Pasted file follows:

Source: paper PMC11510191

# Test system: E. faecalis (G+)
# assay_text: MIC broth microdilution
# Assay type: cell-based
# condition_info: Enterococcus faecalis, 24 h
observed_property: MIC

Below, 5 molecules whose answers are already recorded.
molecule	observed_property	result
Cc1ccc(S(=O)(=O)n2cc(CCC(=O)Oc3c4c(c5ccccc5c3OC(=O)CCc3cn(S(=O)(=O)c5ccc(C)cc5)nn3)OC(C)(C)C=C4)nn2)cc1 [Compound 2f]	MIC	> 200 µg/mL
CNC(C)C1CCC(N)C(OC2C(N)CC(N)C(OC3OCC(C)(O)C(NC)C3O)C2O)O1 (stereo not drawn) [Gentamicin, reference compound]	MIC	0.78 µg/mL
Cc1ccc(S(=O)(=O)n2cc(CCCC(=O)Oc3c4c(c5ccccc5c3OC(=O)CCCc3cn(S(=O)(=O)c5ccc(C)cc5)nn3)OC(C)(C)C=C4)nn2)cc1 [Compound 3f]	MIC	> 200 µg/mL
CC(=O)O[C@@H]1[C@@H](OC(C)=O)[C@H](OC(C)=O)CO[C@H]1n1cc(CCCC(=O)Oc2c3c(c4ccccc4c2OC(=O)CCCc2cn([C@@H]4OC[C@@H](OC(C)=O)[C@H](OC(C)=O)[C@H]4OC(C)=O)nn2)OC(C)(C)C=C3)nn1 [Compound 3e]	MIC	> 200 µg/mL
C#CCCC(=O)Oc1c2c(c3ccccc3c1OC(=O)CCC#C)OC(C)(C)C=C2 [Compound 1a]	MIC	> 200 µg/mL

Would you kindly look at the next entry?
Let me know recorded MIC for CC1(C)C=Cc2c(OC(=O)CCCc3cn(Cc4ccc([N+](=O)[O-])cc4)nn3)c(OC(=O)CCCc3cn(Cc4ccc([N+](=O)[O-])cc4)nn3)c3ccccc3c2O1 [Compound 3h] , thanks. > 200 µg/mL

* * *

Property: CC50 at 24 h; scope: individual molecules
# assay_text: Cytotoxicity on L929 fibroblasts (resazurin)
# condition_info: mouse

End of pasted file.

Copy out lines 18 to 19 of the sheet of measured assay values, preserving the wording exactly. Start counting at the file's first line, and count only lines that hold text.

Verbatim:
# assay_text: Cytotoxicity on L929 fibroblasts (resazurin)
# condition_info: mouse